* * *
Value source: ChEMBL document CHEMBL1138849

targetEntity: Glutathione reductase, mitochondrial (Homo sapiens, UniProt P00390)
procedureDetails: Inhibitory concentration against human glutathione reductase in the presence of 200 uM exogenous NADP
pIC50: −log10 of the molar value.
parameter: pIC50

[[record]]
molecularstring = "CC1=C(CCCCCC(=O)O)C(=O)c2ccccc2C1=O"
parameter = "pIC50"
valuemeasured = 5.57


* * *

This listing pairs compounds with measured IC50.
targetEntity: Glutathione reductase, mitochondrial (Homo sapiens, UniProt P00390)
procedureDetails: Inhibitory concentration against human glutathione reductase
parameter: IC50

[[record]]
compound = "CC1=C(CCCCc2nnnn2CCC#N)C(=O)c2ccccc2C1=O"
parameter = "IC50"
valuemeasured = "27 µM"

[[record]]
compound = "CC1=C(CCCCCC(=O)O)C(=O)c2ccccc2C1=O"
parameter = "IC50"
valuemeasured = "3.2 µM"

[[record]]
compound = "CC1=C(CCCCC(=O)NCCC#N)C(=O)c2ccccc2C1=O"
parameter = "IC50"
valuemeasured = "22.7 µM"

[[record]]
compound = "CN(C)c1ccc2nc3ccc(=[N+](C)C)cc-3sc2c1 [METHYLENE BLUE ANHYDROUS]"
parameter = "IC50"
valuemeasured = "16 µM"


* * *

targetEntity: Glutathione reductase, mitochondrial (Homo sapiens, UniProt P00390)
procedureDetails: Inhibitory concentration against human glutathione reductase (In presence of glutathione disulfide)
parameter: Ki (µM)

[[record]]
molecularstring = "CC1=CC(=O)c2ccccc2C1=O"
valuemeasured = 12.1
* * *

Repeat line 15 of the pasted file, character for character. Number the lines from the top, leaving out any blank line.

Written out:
[[record]]